How Bohemian Rhapsody Ignored Queen's True Story

To everyone who has ever complained that a biopic took too many liberties with a person's life, remember this: Human beings live for many years, and even the best movie only has a couple of hours to tell a complete story. So yes, the Queen biopic Bohemian Rhapsody told some lies. It also left some stuff out — in some cases, it left out some really big, important, epic stuff. But c'mon, if it left in all the good stuff you'd still be sitting in the theater.

If you don't know Queen's true story, though, you might be tempted to think that Bohemian Rhapsody was a tell-all, and that's simply not true. Queen was too big, too complicated, and too accomplished for 134-minute movie. So you should know all the mistruths, half-truths, and sort-of-truths, but you should also know what the movie didn't talk about at all, and how those omissions ignored some of the most important details of Queen's true story.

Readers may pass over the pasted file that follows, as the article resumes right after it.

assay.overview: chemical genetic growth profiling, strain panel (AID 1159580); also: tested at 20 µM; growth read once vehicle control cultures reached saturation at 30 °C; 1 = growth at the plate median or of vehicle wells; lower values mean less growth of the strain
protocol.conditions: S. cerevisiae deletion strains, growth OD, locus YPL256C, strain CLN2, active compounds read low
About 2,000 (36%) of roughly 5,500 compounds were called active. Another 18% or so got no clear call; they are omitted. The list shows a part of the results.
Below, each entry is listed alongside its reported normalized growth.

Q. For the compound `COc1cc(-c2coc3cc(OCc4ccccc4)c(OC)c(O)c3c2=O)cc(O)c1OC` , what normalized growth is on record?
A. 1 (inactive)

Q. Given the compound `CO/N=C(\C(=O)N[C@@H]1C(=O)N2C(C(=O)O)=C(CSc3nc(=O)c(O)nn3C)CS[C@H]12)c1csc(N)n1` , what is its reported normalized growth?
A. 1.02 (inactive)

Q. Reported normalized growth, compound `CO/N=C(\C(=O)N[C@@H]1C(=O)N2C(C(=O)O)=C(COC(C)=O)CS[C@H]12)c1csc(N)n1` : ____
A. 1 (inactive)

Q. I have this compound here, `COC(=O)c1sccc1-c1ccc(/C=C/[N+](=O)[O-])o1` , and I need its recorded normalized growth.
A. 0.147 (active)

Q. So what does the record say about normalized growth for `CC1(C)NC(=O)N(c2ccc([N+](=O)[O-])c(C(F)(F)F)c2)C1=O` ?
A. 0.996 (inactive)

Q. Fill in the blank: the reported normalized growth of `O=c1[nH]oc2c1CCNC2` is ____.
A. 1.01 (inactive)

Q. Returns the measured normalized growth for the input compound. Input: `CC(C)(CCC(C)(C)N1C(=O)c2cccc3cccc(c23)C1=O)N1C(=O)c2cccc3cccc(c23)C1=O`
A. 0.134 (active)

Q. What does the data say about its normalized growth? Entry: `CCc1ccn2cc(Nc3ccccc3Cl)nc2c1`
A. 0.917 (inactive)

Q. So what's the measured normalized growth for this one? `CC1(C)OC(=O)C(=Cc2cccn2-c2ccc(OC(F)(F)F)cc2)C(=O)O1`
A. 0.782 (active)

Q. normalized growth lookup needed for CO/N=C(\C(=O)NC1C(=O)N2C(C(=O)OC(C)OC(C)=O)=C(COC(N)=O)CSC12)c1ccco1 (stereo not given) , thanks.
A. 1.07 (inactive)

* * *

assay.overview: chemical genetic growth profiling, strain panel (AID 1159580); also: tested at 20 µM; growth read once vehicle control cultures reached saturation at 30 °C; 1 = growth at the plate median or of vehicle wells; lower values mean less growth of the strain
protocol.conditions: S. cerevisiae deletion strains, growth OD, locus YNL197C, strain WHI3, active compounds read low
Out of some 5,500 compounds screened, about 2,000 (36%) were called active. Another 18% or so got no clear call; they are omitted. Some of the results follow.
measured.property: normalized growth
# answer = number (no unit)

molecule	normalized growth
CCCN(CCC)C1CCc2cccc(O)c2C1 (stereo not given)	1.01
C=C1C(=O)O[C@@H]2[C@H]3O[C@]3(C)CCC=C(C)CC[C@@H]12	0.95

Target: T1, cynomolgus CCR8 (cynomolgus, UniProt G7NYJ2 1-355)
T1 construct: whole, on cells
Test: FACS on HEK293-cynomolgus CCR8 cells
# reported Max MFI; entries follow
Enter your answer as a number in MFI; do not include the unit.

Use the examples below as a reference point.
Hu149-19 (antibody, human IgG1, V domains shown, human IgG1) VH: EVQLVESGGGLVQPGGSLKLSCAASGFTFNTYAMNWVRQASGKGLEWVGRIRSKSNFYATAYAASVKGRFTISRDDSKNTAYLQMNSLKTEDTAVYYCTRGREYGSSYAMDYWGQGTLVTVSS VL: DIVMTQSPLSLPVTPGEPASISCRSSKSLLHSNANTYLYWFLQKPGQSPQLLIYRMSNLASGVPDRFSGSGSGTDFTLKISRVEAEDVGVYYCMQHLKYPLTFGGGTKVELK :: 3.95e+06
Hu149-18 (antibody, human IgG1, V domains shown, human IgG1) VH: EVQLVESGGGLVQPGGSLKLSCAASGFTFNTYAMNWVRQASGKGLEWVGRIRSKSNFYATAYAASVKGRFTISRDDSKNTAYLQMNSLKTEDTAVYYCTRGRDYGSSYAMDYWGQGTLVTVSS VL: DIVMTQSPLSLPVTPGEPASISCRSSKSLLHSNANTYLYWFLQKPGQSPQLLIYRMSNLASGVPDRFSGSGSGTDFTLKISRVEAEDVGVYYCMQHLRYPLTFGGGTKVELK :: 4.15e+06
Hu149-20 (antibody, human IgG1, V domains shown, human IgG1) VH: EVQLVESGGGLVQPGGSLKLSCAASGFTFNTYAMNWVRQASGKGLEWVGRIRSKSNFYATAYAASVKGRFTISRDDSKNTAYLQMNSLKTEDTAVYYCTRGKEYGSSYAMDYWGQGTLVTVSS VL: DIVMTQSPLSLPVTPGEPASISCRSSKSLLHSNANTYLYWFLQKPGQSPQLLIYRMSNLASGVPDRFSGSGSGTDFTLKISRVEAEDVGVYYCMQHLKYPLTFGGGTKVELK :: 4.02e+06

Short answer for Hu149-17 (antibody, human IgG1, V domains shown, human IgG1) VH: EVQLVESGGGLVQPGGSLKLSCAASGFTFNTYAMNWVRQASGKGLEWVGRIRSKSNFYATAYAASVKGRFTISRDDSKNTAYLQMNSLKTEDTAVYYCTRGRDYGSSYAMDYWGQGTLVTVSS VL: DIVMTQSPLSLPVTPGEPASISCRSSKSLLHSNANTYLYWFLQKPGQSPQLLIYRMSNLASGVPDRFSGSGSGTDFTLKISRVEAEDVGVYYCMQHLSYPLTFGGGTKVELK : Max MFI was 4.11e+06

Freddie Mercury, Brian May, and Roger Taylor were friends before Queen

That scene where Freddie Mercury meets his future bandmates (then called "Smile") and wows them with his singing voice is cute and all, and we did so love to see Freddie stick it to the guys who just made fun of his teeth. But that's not really how it all went down. The movie leaves out the part where Freddie Mercury, Brian May, and Roger Taylor knew each other before they were all in the same band — in fact Mercury was also friends with Tim Staffell, the dude who quits the band in a huff in Bohemian Rhapsody.